Equine First Aid Essentials

Posted by wormers-direct on 15th Mar 2024

Equine First Aid Essentials

Every horse owner should have basic first aid skills, as you just never know when an emergency might strike and providing immediate care can make a huge difference to the final outcome. In this guide we will look at some of the essential elements of equine first aid, giving you the knowledge needed to handle some common ailments.

Vital Signs For Horses

Before looking at first aid techniques, it is important to understand the normal vital signs of horses such as temperature, pulse and respiration rate. These all vary from horse to horse, so make sure you know what is normal for your horse. Usually a horse’s temperature ranges from 37.5 - 38.5 degrees Celsius, their heart rate is 36-40 beats per minute, and their respiration rate is between 8-15 breaths per minute. Make sure you record these figures for your own horse when they are at rest, and store the numbers in a safe place.

Common Equine Emergencies

1. Wounds & cuts: treating these all depends on the size and depth, but you should always clean the wound with water to start with and quickly apply pressure if the bleeding continues. If you are unable to stop the bleeding then consult your vet.

2. Colic: usually a vet should be called immediately, but while you are waiting for their arrival keep monitoring your horse’s signs and behaviour. Remove all food and water, and try to keep your horse walking in an open space to prevent them rolling and twisting their gut further.

3. Lameness: initially check your horse’s legs for heat and swelling, as well as tenderness. Apply cold therapy to reduce inflammation and keep your horse rested to stop them making the injury worse. If your horse has swelling and isn’t showing any signs of lameness, keep them moving to encourage circulation.

4. Choking: horses don’t have a gag reflex, so if they get something stuck in their throat you will have to manually remove the foreign object from their throat. Encourage your horses to lower his head, and gently massage the throat to encourage the movement of the stuck object. Quickly phone the vet for help, or if you can’t remove the blockage.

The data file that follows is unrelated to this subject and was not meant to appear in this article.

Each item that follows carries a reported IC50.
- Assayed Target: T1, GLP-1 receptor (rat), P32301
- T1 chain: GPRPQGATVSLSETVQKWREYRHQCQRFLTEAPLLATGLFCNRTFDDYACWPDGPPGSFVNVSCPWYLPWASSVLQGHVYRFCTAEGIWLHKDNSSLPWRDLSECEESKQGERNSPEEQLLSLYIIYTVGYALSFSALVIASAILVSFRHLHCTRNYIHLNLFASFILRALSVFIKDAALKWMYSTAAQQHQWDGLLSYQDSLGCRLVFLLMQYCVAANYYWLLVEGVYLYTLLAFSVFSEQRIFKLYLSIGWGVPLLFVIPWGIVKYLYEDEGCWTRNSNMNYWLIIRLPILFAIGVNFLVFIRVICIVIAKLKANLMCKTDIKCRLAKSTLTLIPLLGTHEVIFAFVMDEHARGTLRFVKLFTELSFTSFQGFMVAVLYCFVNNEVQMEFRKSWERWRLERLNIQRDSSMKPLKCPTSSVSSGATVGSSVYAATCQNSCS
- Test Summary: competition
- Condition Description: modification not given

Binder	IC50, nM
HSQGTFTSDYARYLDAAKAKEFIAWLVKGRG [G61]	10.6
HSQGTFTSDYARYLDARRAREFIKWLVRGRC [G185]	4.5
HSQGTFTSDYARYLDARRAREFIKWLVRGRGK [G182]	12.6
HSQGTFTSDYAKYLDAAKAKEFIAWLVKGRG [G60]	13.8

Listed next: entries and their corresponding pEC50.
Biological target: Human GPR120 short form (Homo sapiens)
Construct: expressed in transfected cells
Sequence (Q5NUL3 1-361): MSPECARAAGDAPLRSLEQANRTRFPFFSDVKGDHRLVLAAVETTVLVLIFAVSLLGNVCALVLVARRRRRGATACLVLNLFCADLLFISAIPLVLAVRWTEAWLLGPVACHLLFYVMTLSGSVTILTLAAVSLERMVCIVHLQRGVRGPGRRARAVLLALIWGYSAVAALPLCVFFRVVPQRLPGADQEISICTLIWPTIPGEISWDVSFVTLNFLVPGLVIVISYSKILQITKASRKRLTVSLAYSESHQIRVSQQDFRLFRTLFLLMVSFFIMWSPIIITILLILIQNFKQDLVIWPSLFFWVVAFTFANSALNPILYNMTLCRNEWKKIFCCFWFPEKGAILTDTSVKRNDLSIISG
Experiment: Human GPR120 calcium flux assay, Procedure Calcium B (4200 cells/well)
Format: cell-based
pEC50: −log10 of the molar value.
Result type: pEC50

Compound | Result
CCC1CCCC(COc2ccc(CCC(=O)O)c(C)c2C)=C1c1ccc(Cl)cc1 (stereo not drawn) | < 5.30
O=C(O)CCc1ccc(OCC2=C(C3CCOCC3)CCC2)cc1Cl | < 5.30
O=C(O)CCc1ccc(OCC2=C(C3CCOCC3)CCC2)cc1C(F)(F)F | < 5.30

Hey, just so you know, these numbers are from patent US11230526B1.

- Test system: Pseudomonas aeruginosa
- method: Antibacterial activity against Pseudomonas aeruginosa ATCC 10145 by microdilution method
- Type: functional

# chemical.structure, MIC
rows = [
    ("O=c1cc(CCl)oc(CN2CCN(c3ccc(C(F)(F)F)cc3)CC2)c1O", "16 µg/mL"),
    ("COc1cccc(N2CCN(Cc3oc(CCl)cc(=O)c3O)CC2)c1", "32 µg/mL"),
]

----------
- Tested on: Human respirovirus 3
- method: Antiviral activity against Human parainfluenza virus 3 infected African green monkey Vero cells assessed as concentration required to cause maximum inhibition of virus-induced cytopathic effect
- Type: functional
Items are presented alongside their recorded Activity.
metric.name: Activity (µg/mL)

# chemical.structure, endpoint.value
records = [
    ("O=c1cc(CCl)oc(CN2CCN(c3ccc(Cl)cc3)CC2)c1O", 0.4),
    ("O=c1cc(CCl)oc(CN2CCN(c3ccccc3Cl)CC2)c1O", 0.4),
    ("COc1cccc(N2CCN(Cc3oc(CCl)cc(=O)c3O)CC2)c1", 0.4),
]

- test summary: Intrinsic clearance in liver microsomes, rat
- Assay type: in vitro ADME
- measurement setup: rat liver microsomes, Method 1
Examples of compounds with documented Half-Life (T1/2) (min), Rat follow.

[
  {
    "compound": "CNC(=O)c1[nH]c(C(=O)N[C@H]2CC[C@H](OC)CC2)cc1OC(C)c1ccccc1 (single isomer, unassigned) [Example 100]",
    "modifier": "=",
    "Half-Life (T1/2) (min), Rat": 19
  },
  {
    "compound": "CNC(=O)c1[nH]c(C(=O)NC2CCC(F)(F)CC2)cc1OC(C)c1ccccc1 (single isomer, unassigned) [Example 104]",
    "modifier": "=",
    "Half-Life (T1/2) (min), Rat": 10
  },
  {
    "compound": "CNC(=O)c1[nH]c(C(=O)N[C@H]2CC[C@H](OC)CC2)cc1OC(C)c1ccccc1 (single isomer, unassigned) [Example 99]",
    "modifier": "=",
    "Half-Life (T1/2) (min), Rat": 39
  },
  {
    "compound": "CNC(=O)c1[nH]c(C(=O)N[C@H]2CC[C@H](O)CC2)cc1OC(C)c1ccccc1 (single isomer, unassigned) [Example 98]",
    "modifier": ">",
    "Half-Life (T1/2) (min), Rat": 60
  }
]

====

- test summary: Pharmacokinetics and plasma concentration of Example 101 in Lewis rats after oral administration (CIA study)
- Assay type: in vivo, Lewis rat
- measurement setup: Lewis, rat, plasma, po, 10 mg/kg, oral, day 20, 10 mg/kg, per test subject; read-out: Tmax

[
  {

5. Eye injuries: flush out the eye with fresh, salty water by wringing out a cotton wool pad just above the eye so the solution falls over the eye. Don’t attempt to remove anything that is stuck in your horse’s eye, just keep it covered with a clean, damp cloth and wait for your vet.

First Aid Kit Essentials

Every horse owner should have a well-stocked first aid kit, and remember to replace any item you use immediately otherwise you may be missing items when an emergency happens. Here are some essential items you should have:

Lincoln First Aid Bag

Prevention Is Key

Although knowing how to administer equine first aid is crucial, it is always best to avoid emergencies altogether. By scheduling regular vet, farrier and dentist appointments you can keep on top of your horse’s health. Good nutrition, and maintaining a safe, clean environment for your horse can help to reduce the risk of injury and illness too.

By familiarising yourself with common equine emergencies, you will be better equipped should anything happen on your yard. Always make sure your equine first aid kit is well stocked too, allowing your horse to receive prompt care. In the event of an emergency, try to remain calm and logical to help reduce further stress and harm to your horse. They sense our emotions, so try to be a stable source of support for them.

Head over to the Wormers-Direct website for all your equine first aid essentials, we are well stocked up!